Use common sense to become a happy boondocker

12

By Bob Difley
Boondocking is not brain surgery. Anyone can camp overnight without hookups. Two or three days takes a little effort — no, not effort but common sense in the use of your resources.

boondocking1-746What resources? Electricity and how fast you deplete it from your batteries, drinking water and how much you waste, and that resultant waste water filling up your gray water tank. Filling the black tank is usually not a restricting factor.

Where boondocking requires a bit more effort, more creative thinking, more conservation, and more planning — the art and skill of boondocking — is in extending your boondocking days. Getting as many days “our there” as you can squeeze in between having to pack up camp and drive off to replenish electricity (charging your batteries), fill your water tank, and dump your waste tanks. Staying out longer, and doing it comfortable, is what makes a boondocker happy.

It also takes experience. Every time you boondock, you learn a new trick or two to extend your stay. Simple, common sense acts — that with experience become second nature — like not letting your faucets run, taking Navy showers, re-using the water you run when waiting for hot water to come, reducing the amount of waste water you let flow into your gray tank, turning off lights and TV when not being used — this bag of tricks — are what makes boondocking a successful and fun way to camp.

Look at it this way. If you were just as comfortable without hookups as you were with them, where would you rather camp. With neighbors within 15 or feet on either side of you, or would you choose campsites where your nearest neighbors were 50 or 100 feet away. Or you had no neighbors at all.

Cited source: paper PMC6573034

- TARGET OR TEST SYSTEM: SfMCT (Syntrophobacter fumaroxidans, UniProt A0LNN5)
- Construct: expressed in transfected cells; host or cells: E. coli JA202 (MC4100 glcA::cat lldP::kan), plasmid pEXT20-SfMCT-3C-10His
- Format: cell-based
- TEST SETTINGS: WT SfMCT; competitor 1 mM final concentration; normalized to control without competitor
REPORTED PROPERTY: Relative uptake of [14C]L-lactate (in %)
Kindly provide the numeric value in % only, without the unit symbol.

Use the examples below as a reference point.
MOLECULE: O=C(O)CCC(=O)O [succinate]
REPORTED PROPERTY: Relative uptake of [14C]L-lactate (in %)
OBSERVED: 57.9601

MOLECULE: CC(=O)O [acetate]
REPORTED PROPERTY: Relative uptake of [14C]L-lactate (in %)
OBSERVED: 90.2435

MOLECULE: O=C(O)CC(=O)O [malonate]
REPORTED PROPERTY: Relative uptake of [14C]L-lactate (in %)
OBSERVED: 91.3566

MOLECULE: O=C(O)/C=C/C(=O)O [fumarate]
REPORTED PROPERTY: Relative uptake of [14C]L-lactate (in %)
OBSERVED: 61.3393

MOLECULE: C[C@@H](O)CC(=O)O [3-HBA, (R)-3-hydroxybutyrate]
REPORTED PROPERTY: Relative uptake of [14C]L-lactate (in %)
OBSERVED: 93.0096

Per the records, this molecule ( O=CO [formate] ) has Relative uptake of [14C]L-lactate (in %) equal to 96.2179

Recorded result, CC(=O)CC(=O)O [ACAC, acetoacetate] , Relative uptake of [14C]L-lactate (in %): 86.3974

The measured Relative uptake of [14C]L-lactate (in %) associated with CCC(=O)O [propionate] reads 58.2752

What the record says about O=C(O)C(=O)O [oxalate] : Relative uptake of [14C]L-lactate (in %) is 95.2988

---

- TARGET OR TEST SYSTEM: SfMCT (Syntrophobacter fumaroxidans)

That’s the beauty of boondocking. Once you learn the tips and tricks, your options are endless — from a crowded LTVA at Quartzsite to a solitary campsite with sweeping vistas and no sign of civilization in sight.

Check out Bob Difley’s RVing e-books on Amazon Kindle.

##RVT890

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Bob
2 years ago

Years ago Key West did not police parking meters from Christmas to New Years Day. We would go down, take two spaces next to the beach, stay all week! Bath house on beach had facilities, so no water or tank concerns. Those were the days!

www.livingboondockingmexico.blogspot.com
2 years ago

I couldn’t imagine not being able to boondock. Paying for a parking pad just doesn’t make sense although sometimes it cannot be avoided due to meeting up with other friends who are tied to the grid. As the article says, 15 feet apart or basically all the wilderness you could want.

Learning to conserve water makes all the difference. Every drop counts and you may not think it is worth the nuisance. The more you conserve the longer you can stay away from the crowds and enjoy Mother Nature.

We will be heading out again in two weeks, this time traveling in the U.S. which we haven’t done for some time enjoying West Texas.

Scott Ellis
2 years ago